Stroke patients able to walk again after stem cell transplantJune 16, 2016
Lead study author Dr. Gary Steinberg, professor and chair of neurology at Stanford University School of Medicine in Palo Alto, CA, and colleagues publish their findings in the journal Stroke.
While the trial only included a small number of stroke participants, the results have been met with much positivity, with some health experts claiming the findings could lead to "life-changing treatments" for stroke patients.
In the United States each year, more than 795,000 people have a new or recurrent stroke.
Ischemic stroke is the most common form, accounting for around 87 percent of all strokes. It occurs when the flow of oxygen-rich blood to the brain becomes blocked, primarily due to blood clots.
Hemorrhagic stroke accounts for around 13 percent of all strokes, arising from leaking or ruptured blood vessels in the brain.
Exactly how stroke affects a person is dependent on what side of the brain it occurs and the amount of damage it causes. Some individuals may experience temporary arm or leg weakness, for example, while others may lose the ability to speak or walk.
According to the National Stroke Association, around 2 in every 3 stroke survivors will have some form of disability, and stroke is the leading cause of disability among American adults.
There are treatments available for stroke, such as tissue plasminogen activator (tPA) - considered the "gold standard" treatment for ischemic stroke. It works by dissolving the blood clot that is blocking blood flow to the brain.
However, tPA needs to be administered within hours of stroke occurrence, in order to maximize the likelihood of recovery - a time period that Dr. Steinberg and colleagues note is often exceeded by the time it takes for a patient to arrive at the hospital.
If the treatment is not received in time, the chance of a full recovery from stroke is small. But in the new study, researchers found stem cell transplantation improved patients' recovery when administered up to 3 years after stroke.
'Patients who were in wheelchairs are walking now'
For their study, the team enrolled 18 individuals - of an average age of 61 - who had experienced a first stroke 6 months to 3 years previously. All participants had motor function disability as a result of their stroke; some patients were unable to move their arm, while others were unable to walk.
Each patient underwent stem cell transplantation, which involved drilling a hole into the skull and injecting stroke-damaged areas of the brain with SB623 cells.
SB623 cells are mesenchymal stem cells (MSCs) that have been taken from the bone marrow of two donors and modified to boost brain function.
After the procedure, each patient was monitored through brain imaging, blood tests, and clinical evaluations.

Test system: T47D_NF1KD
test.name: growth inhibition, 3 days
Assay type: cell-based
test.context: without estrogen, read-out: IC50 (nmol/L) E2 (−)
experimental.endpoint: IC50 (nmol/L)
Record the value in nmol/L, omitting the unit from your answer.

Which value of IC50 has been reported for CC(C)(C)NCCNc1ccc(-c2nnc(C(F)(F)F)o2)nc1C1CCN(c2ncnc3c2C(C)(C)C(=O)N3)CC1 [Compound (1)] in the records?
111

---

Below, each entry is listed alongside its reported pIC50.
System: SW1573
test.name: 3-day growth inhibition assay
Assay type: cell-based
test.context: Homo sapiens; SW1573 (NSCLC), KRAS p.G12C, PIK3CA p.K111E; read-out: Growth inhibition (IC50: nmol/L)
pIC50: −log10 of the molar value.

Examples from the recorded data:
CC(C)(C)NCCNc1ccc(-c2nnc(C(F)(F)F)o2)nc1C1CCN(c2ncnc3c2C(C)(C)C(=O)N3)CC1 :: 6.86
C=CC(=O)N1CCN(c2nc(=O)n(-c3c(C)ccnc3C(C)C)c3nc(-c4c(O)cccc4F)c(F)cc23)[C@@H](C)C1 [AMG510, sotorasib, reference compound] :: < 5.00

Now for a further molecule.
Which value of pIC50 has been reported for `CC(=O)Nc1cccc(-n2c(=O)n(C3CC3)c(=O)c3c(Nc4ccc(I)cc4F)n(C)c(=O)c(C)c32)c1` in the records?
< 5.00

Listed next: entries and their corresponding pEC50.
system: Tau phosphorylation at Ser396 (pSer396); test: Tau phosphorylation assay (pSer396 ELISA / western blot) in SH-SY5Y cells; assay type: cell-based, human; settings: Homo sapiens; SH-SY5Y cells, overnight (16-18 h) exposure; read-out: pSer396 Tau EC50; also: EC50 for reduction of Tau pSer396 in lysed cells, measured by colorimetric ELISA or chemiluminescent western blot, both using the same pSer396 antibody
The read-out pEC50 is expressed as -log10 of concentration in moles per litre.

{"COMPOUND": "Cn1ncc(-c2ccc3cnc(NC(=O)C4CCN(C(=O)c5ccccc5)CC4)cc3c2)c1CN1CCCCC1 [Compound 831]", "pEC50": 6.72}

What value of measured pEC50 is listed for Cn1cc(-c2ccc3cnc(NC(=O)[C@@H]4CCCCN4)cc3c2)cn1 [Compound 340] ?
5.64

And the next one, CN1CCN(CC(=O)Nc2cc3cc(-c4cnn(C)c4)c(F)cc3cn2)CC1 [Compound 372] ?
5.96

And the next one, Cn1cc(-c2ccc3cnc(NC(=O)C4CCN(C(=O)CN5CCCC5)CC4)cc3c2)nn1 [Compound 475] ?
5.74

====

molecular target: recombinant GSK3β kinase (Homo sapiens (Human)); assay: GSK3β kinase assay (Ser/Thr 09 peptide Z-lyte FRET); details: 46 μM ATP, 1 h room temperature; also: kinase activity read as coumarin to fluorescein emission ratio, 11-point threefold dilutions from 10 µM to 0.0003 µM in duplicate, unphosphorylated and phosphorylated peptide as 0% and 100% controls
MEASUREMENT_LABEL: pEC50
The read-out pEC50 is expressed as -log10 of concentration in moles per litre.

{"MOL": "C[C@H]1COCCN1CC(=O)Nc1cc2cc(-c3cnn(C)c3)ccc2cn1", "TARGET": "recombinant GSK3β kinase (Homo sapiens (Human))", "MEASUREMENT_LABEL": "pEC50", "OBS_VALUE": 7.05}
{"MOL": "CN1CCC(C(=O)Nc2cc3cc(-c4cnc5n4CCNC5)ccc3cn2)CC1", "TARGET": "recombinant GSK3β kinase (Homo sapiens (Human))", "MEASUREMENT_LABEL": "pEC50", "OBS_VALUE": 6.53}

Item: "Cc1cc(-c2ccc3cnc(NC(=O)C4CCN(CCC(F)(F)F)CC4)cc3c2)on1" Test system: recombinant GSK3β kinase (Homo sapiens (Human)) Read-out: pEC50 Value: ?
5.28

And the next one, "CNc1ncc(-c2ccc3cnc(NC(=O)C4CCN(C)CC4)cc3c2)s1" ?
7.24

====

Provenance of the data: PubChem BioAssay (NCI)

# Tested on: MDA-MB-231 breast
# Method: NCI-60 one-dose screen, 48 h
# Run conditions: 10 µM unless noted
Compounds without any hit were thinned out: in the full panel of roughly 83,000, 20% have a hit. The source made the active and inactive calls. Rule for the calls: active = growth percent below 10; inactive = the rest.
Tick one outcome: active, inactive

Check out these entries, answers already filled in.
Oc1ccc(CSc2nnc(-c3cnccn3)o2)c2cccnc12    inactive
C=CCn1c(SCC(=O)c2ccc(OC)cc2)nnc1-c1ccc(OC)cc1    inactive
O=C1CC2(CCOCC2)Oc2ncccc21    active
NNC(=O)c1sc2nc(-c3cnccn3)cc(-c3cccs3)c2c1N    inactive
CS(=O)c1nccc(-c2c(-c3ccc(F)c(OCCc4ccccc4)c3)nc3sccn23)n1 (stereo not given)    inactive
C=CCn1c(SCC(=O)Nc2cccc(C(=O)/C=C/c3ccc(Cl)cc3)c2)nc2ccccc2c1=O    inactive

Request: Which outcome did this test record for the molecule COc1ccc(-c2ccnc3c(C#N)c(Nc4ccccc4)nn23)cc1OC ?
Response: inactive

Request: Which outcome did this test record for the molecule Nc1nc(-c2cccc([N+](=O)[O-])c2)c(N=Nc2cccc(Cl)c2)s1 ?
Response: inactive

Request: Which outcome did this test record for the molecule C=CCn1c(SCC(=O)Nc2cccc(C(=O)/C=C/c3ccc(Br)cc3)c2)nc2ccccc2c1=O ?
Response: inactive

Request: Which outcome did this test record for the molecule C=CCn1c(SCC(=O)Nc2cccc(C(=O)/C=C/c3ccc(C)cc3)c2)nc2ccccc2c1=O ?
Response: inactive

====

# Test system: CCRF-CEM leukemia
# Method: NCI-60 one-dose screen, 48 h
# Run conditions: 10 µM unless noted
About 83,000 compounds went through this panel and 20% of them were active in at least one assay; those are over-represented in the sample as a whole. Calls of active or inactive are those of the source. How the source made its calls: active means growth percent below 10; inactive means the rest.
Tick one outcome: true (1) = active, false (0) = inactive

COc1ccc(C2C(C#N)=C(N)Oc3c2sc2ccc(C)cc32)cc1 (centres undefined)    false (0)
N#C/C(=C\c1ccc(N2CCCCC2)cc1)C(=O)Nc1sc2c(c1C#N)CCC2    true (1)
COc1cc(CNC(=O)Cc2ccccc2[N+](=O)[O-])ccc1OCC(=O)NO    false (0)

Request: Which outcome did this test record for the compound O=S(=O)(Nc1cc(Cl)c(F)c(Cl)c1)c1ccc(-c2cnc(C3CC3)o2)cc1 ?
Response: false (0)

Within a month of the procedure, the researchers noticed that the patients started to show signs of recovery, and such improvements continued over several months.
On the motor function component of the Fugl-Meyer assessment - a stroke-specific impairment test - patients experienced an overall 11.4-point improvement.
Furthermore, Dr. Steinberg notes that these improvements have been sustained for at least 1 year and more than 2 years for some patients.
"This wasn't just, 'They couldn't move their thumb, and now they can.' Patients who were in wheelchairs are walking now."
Dr. Gary Steinberg
One participant who saw a significant improvement in motor function following the stem cell procedure is 36-year-old Sonia Olea Coontz, of Long Beach, CA.
After experiencing a stroke in May 2011, she lost the use of her right arm, and while she had some use of her right leg, she often required the use of a wheelchair.
Following the surgery, however, Coontz says her limbs "woke up," and Dr. Steinberg and colleagues hope the procedure could offer the same outcome for millions of other stroke survivors.
"There are close to 7 million chronic stroke patients in the United States," says Dr. Steinberg. "If this treatment really works for that huge population, it has great potential."
The potential to treat stroke, other neurodegenerative disorders
The researchers were surprised to find that after being injected into the brain, the SB623 cells only live for around 1 month, yet patients continued to show improvements for several months.
Dr. Steinberg speculates that, soon after implantation, the SB623 cells secrete deposits near areas of the brain damaged by stroke, and these boost reactivation or regeneration of nerve tissue, which improves motor function.
The researchers believe that such a treatment may not be limited to stroke patients - it has the potential to treat a number of brain injury-related conditions.
"This could revolutionize our concept of what happens after not only stroke, but traumatic brain injury and even neurodegenerative disorders.
The notion was that once the brain is injured, it doesn't recover - you're stuck with it. But if we can figure out how to jump-start these damaged brain circuits, we can change the whole effect. We thought those brain circuits were dead. And we've learned that they're not."
Dr. Gary Steinberg